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the Legislature.-Contra Costa R. R. Co. vs. Moss, 23 Cal., p. 323. The Legislature alone determines the question as to whether a railroad will or will not be a public benefit.-Napa Valley R. R. Co. vs. Napa County, 30 Cal., p. 435. Whether a given road will subserve the public need is a question for the Legislature and not for the Courts.-Sherman vs. Buick, 32 Cal., p. 255. The Legislature has the power to pass laws for the opening of "private roads."—Sherman vs. Buick, 32 Cal., p. 241. Private property cannot be taken for public use unless ample means of remuneration are provided.McCann vs. Sierra Co., 7 Cal., p. 121; San Francisco vs. Scott, 4 Cal., p. 114. The Legislature may declare that in ascertaining what is a just compensation to be paid to the owner of land taken for a railroad the benefit which may result to the remaining land of the same parcel shall be set off in satisfaction or part satisfaction of the particular land taken.-S. F. and Alameda and Stockton R. R. Co. vs. Caldwell, 31 Cal., p. 367. The provision that "just compensation " be made only requires that a certain and adequate remedy be provided by which the owner can obtain his compensation without unreasonable delay.-Gilmer vs. "Lime Point, 18 Cal., p. 229. Private property cannot be taken for public use unless compensation precede or accompany the taking. - Gillan vs. Hutchinson, 16 Cal., p. 153. Compensation for land tuken by a county for public use must precede or accompany the taking.–Johnson vs. Alameda Co., 14 Cal., p. 106. Private property cannot be taken from the owner for public use until compensation is paid or secured him, and such compensation must be made within a short period or the privilege of taking the property under the condemnation will be waived.-Bensley vs. Mountain Lake Water Company, 13 Cal., p. 306. The provision which requires payment for private property taken for public use does not apply where the property is destroyed to prevent the spreading of fre.-Surrocco vs. Geary, 3 Cal., p. 69; Dunbar vs. Alcalde of S. F., 1 Cal., p. 355. The Legislature may confer the right to enter upon land pending the proceedings for condernnation.-Fox vs. Western Pacific R. R. Co., 31 Cal., p. 538. The Legislature may prescribe the proceedings by which the taking of land for public use shall be effected, and the time at which, in view of the mode adopted, the taking shall be deemed complete.-Fox vs. Western Pacific R. R. Co., 31 Cal., p. 538. Land is not taken for “public use" until the last act prescribed by the mode of condemnation required to transfer the title is performed.-Fox vs. Western Pacific R. R. Co., 31 Cal., p. 538.


Liborty of Sec. 9. Every citizen may freely speak, write, and specch and press, and publish his sentiments on all subjects, being responsible

for the abuse of that right; and no law shall be passed to restrain or abridge the liberty of speech or of the press. In all criminal prosecutions on indictments for libels, the truth may be given in evidence to the jury; and if it shall appear to the jury that the matter charged as libelous is true, and was published with good motives and for justifiable ends, the party shall be acquitted; and the jury shall have the right to determine the law and the fact.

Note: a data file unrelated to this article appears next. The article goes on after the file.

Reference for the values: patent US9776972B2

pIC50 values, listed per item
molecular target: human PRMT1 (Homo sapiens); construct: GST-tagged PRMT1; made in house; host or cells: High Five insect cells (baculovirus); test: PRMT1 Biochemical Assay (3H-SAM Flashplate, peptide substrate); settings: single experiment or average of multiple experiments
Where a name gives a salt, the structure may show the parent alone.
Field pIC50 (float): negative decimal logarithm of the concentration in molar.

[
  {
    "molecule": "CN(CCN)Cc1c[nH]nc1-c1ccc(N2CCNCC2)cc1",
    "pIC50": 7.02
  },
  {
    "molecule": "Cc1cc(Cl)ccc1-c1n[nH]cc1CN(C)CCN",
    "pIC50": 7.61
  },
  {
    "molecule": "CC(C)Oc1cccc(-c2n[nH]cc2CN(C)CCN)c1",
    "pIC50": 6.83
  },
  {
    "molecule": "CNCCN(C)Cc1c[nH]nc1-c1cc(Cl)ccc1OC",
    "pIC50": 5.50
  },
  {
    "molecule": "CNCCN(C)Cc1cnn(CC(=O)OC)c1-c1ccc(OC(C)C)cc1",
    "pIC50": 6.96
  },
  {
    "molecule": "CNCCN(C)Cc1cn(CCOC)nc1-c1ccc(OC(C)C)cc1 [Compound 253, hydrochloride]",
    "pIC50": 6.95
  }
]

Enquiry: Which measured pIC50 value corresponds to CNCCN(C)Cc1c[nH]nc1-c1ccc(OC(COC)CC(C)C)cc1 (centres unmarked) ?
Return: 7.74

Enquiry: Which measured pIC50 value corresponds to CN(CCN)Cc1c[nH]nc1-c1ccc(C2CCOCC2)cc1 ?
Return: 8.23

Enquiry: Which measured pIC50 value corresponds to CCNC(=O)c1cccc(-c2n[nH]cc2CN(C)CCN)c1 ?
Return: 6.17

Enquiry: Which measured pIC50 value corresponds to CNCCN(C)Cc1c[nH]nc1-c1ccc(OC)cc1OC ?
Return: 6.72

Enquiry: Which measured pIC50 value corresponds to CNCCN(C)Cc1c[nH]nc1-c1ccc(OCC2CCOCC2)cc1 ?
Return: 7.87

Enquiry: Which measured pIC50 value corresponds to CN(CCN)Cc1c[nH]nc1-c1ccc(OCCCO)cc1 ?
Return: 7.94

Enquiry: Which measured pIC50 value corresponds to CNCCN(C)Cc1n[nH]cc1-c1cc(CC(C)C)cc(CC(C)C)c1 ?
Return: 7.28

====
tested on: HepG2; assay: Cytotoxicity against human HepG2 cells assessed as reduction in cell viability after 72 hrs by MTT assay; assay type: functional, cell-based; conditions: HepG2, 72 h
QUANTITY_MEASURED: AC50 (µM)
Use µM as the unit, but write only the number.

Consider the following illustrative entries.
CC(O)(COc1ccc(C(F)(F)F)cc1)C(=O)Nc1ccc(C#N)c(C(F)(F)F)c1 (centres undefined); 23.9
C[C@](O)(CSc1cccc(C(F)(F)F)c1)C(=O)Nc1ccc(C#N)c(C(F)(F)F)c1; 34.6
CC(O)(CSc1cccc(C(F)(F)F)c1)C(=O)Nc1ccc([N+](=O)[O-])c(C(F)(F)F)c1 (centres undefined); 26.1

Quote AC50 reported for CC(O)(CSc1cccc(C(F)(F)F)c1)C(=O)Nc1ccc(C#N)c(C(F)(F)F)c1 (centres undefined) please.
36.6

Popular assemblies

SEC. 10. The people shall have the right freely to assemble together to consult for the common good, to instruct their Representatives, and to petition the Legislature for redress of grievances.

Uniformity of general laws.

general," but

Sec. 11. All laws of a general nature shall have a uniform operation.

NOTE.-Laws may be absolute, or may depend upon contingency, etc.-Blanding vs. Burr, 13 Cal., p. 343. An Act to remedy the failure on the part of a tax collector to publish the names of the owners, etc., cannot be defeated upon the ground that it is not uniform in its operation. Such an Act is not “ “special."-Moore vs. Patch, 12 Cal., p. 265. The Legislature may pass a special law directing a Court to transfer an indictment for murder pending therein to another district for trial. The word “uniform " in this section does not mean “universal.” The section intends simply that the effect of all laws of a general nature shall be the same upon all persons who stand in the same relation to the law. The Legislature may deny to one man a privilege extended to another man without infringing the Constitution. It is only infringed in this respect when a privilege extended to one is denied to another on substantially the same facts.-Smith vs. Judge Twelfth Dist. Court, 17 Cal., p. 547. Separate fee bills may be passed for each county.-Ryan v. Johnson, 5 Cal., p. 86.


SEC. 12. The military shall be subordinate to the civil Military power. No standing army shall be kept up by this State in time of peace; and, in time of war, no appropriation for a standing army shall be for a longer time than two years.

SEC. 13. No soldier shall, in time of peace, be quar- Quartering tered in any house without the consent of the owner; nor in time of war, except in the manner to be prescribed by law.


Sec. 14. Representation shall be apportioned accord- Represening to population. Sec. 15. No person shall be imprisoned for debt in Imprison

ment for any civil action, on mesne or final process, unless in cases dobt. of fraud; and no person shall be imprisoned for a militia fine in time of peace.

NOTE.—A sum ordered to be paid pending a divorce suit for counsel fees, etc., is not a debt within the meaning of the Constitution.-Ex Parte Perkins, 18 Cal., p. 60. In a suit to recover money received by a person as agent, such person cannot be arrested without showing fraudulent conduct on his part, or a demand upon him by the principal and a refusal by him to pay.-In the matter of Holdforth, 1 Cal., p. 438; see,